Pittsboro, NC, USA – Texas A&M University and The Livestock Conservancy have published a much-needed guide for veterinarians, breeders and horse owners to conserve valuable genetic materials from horses and donkeys. These samples of sperm, eggs, or tissue may represent the last remaining genetic information from a valuable horse, bloodline, or breed.
The manual was created as a resource for owners and everyday veterinarians to understand how to properly collect vital tissues in ways that minimize loss and maximize resources for conservation. The tissues can then be sent to specialized facilities that can “work the magic” to utilize and preserve what could be irreplaceable genetics for the future.
Authors Kindra Rader, Charles C. Love, Charlene R. Couch and Katrin Hinrichs provide detailed information and emergency protocols for veterinarians and owners that make it possible for any veterinarian or horse owner to preserve priceless genetics—even after the animal’s life has ended.
Originally conceived as a resource for conserving rare equine breeds, the manual contains detailed protocols for saving sperm, eggs, and tissue samples from live animals and post-mortem emergency situations. Many of the techniques are directly applicable to the conservation of other mammalian species.
The manual is available for free to download on the Livestock Conservancy’s website, and is being widely promoted among equine health and conservation organizations.
Bound copies of the 67-page resource is also available at the Livestock Conservancy’s online store.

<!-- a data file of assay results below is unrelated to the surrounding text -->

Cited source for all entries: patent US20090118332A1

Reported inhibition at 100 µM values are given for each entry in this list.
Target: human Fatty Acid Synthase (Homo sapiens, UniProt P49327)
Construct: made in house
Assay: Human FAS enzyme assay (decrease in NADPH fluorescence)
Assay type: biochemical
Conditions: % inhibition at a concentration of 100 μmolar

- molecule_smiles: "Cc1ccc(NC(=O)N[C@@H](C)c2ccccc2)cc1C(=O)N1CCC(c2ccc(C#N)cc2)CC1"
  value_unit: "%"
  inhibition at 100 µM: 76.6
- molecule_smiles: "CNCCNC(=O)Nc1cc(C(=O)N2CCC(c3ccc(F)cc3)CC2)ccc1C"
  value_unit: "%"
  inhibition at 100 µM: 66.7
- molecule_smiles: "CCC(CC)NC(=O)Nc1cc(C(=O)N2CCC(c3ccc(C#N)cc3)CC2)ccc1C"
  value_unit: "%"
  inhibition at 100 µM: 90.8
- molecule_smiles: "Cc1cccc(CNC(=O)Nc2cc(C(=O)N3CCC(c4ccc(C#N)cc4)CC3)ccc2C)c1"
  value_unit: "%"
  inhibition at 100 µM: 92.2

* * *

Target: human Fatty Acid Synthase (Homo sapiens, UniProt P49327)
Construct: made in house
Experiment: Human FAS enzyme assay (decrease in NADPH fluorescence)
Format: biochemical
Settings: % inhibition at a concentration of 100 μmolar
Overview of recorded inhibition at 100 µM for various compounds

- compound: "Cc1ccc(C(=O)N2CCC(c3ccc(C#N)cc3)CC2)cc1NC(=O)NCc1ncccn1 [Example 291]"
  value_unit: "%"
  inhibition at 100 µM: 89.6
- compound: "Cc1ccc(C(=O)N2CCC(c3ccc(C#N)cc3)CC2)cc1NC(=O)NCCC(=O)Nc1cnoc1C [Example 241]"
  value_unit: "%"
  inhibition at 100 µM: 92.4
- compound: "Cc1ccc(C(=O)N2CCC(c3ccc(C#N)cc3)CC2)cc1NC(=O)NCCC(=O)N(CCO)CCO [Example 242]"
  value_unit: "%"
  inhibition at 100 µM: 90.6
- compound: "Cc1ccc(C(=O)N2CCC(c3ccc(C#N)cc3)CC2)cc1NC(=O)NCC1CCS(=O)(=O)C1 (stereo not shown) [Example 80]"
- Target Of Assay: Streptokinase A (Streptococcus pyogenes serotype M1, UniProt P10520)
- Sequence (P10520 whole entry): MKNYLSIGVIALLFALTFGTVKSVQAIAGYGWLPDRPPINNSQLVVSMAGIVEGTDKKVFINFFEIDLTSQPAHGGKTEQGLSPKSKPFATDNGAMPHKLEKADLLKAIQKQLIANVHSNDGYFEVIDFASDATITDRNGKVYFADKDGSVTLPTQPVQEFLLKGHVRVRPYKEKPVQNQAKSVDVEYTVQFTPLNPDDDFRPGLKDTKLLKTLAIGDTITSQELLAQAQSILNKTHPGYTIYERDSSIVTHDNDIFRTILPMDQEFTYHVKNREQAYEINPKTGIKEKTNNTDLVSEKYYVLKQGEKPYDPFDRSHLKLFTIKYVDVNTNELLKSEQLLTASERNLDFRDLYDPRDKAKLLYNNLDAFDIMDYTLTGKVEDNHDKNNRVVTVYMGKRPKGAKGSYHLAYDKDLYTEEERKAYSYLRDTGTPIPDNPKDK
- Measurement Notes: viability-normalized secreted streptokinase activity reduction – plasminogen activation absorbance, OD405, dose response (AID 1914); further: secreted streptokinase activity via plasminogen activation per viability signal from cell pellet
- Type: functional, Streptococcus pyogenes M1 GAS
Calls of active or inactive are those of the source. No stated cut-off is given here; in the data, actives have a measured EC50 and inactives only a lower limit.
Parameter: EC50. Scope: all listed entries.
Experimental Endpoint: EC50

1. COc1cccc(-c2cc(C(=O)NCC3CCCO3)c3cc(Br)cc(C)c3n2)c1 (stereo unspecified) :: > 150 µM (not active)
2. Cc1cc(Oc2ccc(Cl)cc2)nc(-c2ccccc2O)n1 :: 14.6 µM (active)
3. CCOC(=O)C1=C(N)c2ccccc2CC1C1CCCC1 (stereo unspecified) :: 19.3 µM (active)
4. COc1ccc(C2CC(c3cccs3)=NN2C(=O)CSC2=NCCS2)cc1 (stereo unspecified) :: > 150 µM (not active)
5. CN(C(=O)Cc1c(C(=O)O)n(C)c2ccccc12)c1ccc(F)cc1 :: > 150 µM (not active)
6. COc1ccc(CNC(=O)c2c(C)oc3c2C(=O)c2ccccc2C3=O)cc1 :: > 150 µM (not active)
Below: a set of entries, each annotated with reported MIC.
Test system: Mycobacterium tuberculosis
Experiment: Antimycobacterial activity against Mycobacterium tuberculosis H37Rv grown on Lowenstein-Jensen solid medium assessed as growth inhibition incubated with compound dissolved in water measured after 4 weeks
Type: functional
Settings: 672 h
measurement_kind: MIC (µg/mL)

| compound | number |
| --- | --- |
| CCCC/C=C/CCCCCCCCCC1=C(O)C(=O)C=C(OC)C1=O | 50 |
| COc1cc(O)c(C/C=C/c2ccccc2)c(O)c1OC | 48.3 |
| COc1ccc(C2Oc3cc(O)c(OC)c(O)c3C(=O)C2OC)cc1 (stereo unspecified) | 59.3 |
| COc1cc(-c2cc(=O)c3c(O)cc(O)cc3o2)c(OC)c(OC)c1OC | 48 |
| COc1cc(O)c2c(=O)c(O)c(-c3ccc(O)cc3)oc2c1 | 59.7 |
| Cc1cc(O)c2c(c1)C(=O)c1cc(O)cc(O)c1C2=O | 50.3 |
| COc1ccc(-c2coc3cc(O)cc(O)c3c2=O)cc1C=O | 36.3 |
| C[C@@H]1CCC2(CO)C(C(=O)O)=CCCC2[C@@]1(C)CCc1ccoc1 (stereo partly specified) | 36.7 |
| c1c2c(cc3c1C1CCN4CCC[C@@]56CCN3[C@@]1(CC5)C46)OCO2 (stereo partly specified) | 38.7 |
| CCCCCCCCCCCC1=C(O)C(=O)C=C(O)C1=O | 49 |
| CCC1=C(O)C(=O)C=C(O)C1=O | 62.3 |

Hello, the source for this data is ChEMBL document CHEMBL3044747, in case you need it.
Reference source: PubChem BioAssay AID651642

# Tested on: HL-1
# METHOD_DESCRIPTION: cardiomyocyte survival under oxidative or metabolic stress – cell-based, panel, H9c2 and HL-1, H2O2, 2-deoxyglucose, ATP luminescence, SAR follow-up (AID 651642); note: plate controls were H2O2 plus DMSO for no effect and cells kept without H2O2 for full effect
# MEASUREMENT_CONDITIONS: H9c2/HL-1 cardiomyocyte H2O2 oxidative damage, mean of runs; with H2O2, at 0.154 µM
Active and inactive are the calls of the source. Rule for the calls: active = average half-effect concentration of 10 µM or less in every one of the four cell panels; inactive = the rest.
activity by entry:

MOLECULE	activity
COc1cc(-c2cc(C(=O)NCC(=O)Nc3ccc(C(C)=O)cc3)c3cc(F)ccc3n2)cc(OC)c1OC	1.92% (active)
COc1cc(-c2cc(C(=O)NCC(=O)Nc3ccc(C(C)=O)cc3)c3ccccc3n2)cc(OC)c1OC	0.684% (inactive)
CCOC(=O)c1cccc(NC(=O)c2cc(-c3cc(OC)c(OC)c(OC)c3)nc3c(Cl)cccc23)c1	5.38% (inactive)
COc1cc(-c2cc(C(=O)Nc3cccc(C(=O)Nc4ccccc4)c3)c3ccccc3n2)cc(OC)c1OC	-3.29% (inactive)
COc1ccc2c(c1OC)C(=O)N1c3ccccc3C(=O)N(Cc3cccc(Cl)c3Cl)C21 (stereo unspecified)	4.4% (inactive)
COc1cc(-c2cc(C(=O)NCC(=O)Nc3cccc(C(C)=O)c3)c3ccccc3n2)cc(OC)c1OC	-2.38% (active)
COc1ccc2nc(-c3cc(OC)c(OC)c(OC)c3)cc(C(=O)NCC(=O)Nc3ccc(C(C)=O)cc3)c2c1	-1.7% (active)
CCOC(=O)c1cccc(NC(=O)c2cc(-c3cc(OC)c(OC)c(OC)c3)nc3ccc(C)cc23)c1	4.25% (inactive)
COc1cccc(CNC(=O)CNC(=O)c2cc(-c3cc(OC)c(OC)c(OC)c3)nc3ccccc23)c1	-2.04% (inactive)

“It is important that we take advantage of the latest tools and technologies to preserve our native equine breeds. This manual is the gateway for owners and veterinarians in understanding what is available and how to take advantage of new methods in order to preserve vital genetic diversity for endangered breeds.”
Trustee, Rare Breeds Survival Trust
Managing Director, Stallion AI Services / Cryogenetics
“New discoveries in genetic technology offer almost unimaginable promise in ways to preserve the genetic diversity of living organisms and have a special place in the effort to save endangered animals. However, if we do not have the genetic tissues of the organisms to apply these new genomic technologies then the battle is lost. This manual by Drs. Hinrichs and Couch provides the information that the people in the field or clinics have long needed to preserve biological materials that could make the difference in whether or not a species or breed avoids extinction and sticks around to enrich the lives of humanity. A companion like this has long been needed and to get a volume of this quality by true experts is a unique blessing.”
Dr. E. Gus Cothran
Texas A&M University
“Horse conservation is one of the most difficult breed conservation challenges that we face at the beginning of the twenty-first century. Behind all effective breed conservation is reproduction, because without reproduction there is no next generation. This manual offers key reproductive tools for horse breeders. It especially helps to assure that rare horses with essential genetics have multiple avenues for participation in effective breed conservation. If these techniques are broadly used, the challenges facing horse breeds will have an effective and practical solution.”
Dr. D. Phillip Sponenberg
Livestock Conservancy Technical Advisor
Virginia Tech University